Enterprise mobility 2024: Welcome, genAI

Generative artificial intelligence (genAI) has become a focal point for many organizations over the past year, so it should come as no surprise that the technology is moving into the enterprise mobility space, including unified endpoint management (UEM).

“Generative AI is the latest trend to impact the UEM space,” says Andrew Hewitt, principal analyst, Forrester. “This has been the main topic of interest in the last year. We see generative AI having impacts in multiple areas, such as script creation, knowledge-based article creation, NLP [natural language processing]-based querying of endpoint data, and help desk chatbots. All of these are considerations for inclusion within the UEM stack.”

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Microsoft, OpenAI move to fend off genAI-aided hackers — for now

Of all the potential nightmares about the dangerous effects of generative AI (genAI) tools like OpenAI’s ChatGPT and Microsoft’s Copilot, one is near the top of the list: their use by hackers to craft hard-to-detect malicious code. Even worse is the fear that genAI could help rogue states like Russia, Iran, and North Korea unleash unstoppable cyberattacks against the US and its allies.

The bad news: nation states have already begun using genAI to attack the US and its friends. The good news: so far, the attacks haven’t been particularly dangerous or especially effective. Even better news: Microsoft and OpenAI are taking the threat seriously. They’re being transparent about it, openly describing the attacks and sharing what can be done about them.

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Microsoft and the Taylor Swift genAI deepfake problem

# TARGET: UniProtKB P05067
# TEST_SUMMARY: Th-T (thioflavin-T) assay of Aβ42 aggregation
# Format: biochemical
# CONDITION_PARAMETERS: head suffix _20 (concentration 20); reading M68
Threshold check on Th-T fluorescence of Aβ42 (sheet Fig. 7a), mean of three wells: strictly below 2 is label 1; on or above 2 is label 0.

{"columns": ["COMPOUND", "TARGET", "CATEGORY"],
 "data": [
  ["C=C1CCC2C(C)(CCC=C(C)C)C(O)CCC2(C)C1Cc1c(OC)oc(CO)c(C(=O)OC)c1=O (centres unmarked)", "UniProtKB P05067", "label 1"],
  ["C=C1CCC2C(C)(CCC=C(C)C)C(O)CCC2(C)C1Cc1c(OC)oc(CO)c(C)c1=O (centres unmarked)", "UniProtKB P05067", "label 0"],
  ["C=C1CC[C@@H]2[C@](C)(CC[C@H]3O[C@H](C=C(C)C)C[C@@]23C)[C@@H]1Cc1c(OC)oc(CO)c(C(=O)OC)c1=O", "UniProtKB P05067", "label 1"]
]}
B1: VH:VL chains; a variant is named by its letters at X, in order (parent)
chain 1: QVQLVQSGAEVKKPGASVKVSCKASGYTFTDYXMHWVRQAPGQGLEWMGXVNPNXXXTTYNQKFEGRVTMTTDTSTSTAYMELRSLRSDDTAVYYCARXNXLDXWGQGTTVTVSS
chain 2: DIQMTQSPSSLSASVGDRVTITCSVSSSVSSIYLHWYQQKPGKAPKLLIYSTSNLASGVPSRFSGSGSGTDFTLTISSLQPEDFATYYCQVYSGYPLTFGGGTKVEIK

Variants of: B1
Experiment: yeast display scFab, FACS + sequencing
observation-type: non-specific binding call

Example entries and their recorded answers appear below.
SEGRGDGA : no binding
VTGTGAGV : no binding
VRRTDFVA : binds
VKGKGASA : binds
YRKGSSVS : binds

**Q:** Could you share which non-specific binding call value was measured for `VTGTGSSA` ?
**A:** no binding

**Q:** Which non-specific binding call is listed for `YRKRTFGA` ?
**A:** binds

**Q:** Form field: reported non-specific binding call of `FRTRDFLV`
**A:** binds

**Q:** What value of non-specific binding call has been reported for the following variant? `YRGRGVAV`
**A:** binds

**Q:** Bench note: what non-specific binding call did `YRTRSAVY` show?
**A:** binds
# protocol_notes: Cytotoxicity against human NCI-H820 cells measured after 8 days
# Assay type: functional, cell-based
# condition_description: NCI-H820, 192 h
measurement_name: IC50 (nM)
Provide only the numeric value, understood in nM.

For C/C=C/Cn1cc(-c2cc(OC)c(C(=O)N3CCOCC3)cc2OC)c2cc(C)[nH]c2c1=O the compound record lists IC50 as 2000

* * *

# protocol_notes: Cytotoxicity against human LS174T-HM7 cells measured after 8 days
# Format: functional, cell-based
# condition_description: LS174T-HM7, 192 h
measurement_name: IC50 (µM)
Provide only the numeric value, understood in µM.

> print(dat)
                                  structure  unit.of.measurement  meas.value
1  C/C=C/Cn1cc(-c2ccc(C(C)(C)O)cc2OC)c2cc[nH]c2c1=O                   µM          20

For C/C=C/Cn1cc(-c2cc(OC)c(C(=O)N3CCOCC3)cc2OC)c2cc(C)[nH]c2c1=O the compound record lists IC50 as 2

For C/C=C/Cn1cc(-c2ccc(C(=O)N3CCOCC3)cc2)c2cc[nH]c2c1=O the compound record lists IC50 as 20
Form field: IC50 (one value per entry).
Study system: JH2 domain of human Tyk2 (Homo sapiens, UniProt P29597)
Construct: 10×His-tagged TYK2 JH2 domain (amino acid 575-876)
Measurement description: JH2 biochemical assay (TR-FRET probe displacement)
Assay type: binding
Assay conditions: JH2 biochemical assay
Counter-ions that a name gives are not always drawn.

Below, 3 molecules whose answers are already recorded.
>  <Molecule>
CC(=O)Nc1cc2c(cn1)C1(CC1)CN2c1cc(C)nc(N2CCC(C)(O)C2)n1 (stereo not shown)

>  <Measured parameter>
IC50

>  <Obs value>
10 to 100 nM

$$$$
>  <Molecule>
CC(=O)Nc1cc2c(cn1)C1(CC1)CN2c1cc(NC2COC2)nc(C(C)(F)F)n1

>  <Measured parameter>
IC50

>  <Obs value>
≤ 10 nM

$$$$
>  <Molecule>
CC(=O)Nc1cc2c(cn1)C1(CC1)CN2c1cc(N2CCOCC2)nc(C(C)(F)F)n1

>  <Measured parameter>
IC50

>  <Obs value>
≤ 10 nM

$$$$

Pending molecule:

The last few weeks have been a PR bonanza for Taylor Swift in both good ways and bad. On the good side, her boyfriend Travis Kelce was on the winning team at the Super Bowl, and her reactions during the game got plenty of air time. On the much, much worse side, generative AI-created fake nude images of her have recently flooded the internet.

As you would expect, condemnation of the creation and distribution of those images followed swiftly, including from generative AI (genAI) companies and, notably, Microsoft CEO Satya Nadella. In addition to denouncing what happened, Nadella shared his thoughts on a solution: “I go back to what I think’s our responsibility, which is all of the guardrails that we need to place around the technology so that there’s more safe content that’s being produced.”

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The AI data-poisoning cat-and-mouse game — this time, IT will win

Credit to Author: eschuman@thecontentfirm.com| Date: Mon, 12 Feb 2024 03:00:00 -0800

The IT community of late has been freaking out about AI data poisoning. For some, it’s a sneaky mechanism that could act as a backdoor into enterprise systems by  surreptitiously infecting the data large language models (LLMs) train on and then getting  pulled into enterprise systems. For others, it’s a way to combat LLMs that try to do an end run around trademark and copyright protections.

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How OpenAI plans to handle genAI election fears